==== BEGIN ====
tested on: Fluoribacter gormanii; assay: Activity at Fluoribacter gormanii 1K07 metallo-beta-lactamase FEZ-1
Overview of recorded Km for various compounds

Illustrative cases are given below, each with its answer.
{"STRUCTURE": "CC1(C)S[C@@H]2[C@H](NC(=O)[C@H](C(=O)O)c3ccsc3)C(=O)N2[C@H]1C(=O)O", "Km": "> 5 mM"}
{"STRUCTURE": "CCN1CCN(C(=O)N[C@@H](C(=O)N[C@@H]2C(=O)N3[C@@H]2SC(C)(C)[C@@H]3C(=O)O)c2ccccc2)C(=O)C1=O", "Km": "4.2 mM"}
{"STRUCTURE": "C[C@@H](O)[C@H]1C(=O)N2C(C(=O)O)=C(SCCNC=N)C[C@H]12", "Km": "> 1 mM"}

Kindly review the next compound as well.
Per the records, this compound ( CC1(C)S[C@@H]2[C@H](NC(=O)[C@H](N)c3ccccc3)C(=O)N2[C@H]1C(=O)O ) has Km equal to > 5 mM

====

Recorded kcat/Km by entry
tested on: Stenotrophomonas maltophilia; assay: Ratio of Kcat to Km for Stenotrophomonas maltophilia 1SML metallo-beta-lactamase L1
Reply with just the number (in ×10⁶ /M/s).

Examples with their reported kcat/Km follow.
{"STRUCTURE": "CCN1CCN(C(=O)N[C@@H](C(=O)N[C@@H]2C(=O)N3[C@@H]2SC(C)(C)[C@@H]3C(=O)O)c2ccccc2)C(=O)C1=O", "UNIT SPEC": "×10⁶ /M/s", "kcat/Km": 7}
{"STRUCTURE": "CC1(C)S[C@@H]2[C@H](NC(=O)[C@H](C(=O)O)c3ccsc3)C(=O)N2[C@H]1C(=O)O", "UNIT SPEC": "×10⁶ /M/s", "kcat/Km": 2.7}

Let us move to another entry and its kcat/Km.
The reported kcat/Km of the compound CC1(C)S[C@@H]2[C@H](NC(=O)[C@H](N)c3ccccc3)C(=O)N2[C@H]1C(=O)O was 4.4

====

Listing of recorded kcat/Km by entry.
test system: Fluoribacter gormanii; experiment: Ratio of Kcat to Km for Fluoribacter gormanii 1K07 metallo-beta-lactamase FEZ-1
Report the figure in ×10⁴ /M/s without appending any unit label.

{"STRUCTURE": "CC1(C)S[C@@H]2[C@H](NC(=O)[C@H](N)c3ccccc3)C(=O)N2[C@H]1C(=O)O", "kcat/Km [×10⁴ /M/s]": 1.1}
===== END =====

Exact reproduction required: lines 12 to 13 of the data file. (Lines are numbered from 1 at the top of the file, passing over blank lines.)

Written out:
Reply with just the number (in ×10⁶ /M/s).

Examples with their reported kcat/Km follow.